There are around 300 recycling bins on 70 sites in Gibraltar. It seems there could be more bins in more locations in Gibraltar and this could remove the barriers to many in partaking in recycling. When asked about this HM GoG stated: “Plans have always been to continue increasing though we believe recycling bins are quite accessible to the majority, and that whoever wants to recycle is able to. Having said this, we are continuously working towards improving the service we provide, and always happy to take recommendations from the general public on board. Note however that there are constraints in respect to areas for the positioning of these, as well as that of accessibility to the locations for the servicing trucks.” It would be great to see more bins and we hope this will happen in future. It is encouraging to learn from the Department of the Environment, Sustainability, Climate Change and Heritage that there is already a requirement as part of the Building Application process for new builds to supply their own recycling bins, which would in turn be serviced by HM GoG. However, it is unclear as to when it is going to be enforced that recycling bins will be installed in bin stores within new buildings.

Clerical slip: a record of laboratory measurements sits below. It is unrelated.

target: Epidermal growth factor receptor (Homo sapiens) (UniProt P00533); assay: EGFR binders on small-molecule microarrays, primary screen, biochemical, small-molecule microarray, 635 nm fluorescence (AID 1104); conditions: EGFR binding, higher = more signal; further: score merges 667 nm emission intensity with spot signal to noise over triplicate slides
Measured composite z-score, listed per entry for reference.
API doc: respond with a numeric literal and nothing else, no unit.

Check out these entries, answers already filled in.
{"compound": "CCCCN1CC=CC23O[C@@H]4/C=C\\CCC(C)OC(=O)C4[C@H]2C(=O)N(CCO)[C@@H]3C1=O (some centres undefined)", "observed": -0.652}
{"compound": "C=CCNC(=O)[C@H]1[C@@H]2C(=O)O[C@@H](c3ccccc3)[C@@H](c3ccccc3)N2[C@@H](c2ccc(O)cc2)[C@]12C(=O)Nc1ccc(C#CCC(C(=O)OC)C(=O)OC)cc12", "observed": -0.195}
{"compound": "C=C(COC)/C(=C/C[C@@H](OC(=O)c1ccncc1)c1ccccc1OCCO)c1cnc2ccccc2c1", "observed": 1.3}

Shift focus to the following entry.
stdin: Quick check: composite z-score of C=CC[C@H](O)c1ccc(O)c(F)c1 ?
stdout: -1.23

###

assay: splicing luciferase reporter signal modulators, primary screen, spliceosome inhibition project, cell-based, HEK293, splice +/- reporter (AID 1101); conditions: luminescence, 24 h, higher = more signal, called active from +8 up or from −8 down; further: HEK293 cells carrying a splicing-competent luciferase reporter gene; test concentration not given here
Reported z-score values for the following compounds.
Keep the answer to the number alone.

Why bother to recycle anyway?

The best thing is of course to avoid single-use plastics and items if you possibly can, by making the switch to reusable drinks bottles and containers and so on. If you do use single use items, then the next best thing is to recycle them. 

If you just throw your rubbish into the usual trash, it will go into landfill. From there it will take between 400-1000 years to degrade. In the process of doing that, it break down into methane-releasing waste which will make its way into the ground water; so we will gradually pollute our waterways in addition to the micro plastics that are already infecting the water supplies.